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The Historical Works Of Venerable Bede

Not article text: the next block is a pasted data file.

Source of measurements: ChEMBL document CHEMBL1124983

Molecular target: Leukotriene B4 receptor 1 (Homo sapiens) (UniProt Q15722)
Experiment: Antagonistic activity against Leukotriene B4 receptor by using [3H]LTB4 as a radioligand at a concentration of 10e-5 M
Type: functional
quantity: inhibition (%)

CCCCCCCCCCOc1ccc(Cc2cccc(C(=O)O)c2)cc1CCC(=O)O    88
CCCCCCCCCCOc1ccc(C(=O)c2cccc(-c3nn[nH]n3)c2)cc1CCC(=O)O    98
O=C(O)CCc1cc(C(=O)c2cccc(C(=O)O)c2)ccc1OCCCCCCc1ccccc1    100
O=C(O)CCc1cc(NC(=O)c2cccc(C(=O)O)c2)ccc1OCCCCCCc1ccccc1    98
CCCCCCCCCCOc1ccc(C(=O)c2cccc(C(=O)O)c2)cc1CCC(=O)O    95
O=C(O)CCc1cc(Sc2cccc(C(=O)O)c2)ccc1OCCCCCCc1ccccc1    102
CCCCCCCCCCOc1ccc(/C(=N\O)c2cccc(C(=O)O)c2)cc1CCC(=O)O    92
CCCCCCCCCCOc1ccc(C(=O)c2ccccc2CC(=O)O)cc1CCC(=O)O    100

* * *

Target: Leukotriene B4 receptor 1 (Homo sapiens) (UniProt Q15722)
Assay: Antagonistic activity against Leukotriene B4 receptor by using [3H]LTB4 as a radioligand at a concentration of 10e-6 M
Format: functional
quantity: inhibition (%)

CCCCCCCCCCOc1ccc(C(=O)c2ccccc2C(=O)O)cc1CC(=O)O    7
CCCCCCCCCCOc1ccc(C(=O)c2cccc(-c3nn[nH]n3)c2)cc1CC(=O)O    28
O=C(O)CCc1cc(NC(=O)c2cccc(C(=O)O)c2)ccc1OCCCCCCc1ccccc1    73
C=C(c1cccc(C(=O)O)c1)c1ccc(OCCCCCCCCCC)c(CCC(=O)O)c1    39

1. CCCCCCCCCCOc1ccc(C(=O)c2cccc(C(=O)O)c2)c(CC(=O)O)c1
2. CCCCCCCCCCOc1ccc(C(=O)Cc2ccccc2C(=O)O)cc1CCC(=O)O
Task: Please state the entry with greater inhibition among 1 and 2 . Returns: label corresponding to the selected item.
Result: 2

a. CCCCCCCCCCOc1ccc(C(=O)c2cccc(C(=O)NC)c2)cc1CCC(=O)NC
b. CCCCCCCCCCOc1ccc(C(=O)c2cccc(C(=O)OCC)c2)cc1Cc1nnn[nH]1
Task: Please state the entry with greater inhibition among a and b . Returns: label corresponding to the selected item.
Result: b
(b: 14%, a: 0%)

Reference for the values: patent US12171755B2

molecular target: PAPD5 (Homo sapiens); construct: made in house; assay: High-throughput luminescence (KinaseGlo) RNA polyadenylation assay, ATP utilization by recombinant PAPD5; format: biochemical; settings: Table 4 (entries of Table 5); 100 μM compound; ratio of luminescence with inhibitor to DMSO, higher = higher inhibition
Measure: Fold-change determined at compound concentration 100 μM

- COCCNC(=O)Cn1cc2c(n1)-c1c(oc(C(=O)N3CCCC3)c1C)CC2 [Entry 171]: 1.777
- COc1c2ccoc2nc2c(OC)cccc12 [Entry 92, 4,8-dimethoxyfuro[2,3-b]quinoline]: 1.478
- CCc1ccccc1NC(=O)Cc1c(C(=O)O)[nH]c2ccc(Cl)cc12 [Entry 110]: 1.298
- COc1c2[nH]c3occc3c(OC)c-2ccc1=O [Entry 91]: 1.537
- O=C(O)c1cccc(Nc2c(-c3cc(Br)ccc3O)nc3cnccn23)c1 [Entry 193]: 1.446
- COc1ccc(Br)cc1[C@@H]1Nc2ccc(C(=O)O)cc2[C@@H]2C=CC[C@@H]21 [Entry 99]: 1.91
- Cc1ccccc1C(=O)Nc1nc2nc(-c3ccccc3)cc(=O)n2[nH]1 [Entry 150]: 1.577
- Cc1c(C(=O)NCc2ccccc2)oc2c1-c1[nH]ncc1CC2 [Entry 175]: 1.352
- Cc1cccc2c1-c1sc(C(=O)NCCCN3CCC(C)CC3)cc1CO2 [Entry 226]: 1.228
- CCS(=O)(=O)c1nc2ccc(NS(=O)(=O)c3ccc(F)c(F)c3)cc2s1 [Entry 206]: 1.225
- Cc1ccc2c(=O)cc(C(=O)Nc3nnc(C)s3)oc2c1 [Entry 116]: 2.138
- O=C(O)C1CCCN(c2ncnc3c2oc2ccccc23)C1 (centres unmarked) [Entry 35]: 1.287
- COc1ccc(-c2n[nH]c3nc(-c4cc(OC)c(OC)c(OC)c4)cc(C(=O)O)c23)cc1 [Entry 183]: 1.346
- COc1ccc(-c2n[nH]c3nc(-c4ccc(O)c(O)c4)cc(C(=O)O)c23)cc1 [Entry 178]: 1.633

§ 18. MEANWHILE the man of God began to wax strong in the spirit of prophecy, to foretell future events, and to describe to those he was with what things were going on elsewhere. Once upon a time he left the monastery for some necessary reason, and went by sea to the land of the Picts, which is called Niduari. Two of the brethren accompanied him; and one of these, who afterwards discharged the priest’s office, made known to several the miracle, which the man of God there performed. They arrived there the day after Christmas-day, hoping, because the weather and sea were both tranquil, that they should soon return; and for this reason they took no food with them. They were, however, deceived in their expectations; for no sooner were they come to land, than a tempest arose, and prevented them from returning. After stopping there several days, suffering from cold and hunger, the day of the holy Epiphany was at hand, and the man of God, who had spent the night in prayer and watching, not in idleness or sloth, addressed them with cheerful and soothing language, as he was accustomed: “Why do we remain here idle? Let us do the best we can to save ourselves. The ground is covered with snow, and the heaven with clouds; the currents of both winds and waves are right against us: we are famished with hunger, and there is no one to relieve us. Let us importune the Lord with our prayers, that, as he opened to his people a path through the Red Sea, and miraculously fed them in the wilderness, he may take pity on us also in our present distress. If our faith does not waver, I do not think he will suffer us to remain all this day fasting—a day which he formerly made so bright with his heavenly majesty;—I pray you, therefore, to come with me and see what provision he has made for us, that we may ourselves rejoice in his joy.” Saying these words, he led them to the shore where he himself had been accustomed to pray at night. On their arrival, they found there three pieces of dolphin’s flesh, looking as if some one had cut them and prepared them to be cooked. They fell on their knees and gave thanks to God. “You see, my beloved brethren,” said Cuthbert, “how great is the grace of God to him who hopes and trusts in the Lord. Behold, he has prepared food for his servants; and by the number three points out to us how long we must remain here. Take, therefore, the gifts which Christ has sent us; let us go and refresh ourselves, and abide here without fear, for after three days there will most assuredly be a calm, both of the heavens and of the sea.” All this was so as he had said; three days the storm lasted most violently; on the fourth day the promised calm followed, and they returned with a fair wind home.








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